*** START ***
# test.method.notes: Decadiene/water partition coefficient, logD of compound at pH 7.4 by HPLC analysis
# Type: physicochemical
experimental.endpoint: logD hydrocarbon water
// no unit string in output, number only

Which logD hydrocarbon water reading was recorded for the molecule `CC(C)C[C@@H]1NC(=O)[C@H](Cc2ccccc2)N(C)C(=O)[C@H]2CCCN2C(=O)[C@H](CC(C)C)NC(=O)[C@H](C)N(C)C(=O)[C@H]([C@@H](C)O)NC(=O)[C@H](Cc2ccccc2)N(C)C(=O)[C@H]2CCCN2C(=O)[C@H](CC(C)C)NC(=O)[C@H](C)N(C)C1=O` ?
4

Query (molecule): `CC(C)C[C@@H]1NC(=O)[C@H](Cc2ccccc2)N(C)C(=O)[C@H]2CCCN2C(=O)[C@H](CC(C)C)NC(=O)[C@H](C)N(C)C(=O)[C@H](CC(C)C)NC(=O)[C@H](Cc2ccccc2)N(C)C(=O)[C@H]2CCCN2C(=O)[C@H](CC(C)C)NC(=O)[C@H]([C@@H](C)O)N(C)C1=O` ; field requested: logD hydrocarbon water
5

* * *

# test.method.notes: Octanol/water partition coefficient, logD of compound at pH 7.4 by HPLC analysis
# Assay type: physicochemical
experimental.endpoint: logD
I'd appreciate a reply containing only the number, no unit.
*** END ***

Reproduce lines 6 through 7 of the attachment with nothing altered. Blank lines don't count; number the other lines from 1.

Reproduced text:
4

Query (molecule): `CC(C)C[C@@H]1NC(=O)[C@H](Cc2ccccc2)N(C)C(=O)[C@H]2CCCN2C(=O)[C@H](CC(C)C)NC(=O)[C@H](C)N(C)C(=O)[C@H](CC(C)C)NC(=O)[C@H](Cc2ccccc2)N(C)C(=O)[C@H]2CCCN2C(=O)[C@H](CC(C)C)NC(=O)[C@H]([C@@H](C)O)N(C)C1=O` ; field requested: logD hydrocarbon water